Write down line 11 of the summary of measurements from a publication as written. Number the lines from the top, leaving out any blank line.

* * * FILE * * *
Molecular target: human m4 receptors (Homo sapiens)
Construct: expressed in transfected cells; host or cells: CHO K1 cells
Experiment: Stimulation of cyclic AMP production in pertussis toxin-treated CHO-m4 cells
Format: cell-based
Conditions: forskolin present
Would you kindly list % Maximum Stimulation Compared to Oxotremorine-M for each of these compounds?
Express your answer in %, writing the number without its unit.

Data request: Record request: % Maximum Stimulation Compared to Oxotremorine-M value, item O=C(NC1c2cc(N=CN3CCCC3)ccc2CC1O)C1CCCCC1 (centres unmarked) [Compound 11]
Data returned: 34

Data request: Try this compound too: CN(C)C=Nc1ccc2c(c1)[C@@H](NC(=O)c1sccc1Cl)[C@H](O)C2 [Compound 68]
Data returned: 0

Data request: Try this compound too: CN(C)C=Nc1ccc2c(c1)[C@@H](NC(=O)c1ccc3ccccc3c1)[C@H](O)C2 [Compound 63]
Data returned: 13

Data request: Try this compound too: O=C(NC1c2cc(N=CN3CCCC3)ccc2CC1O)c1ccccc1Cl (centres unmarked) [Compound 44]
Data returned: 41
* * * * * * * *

Data returned: 0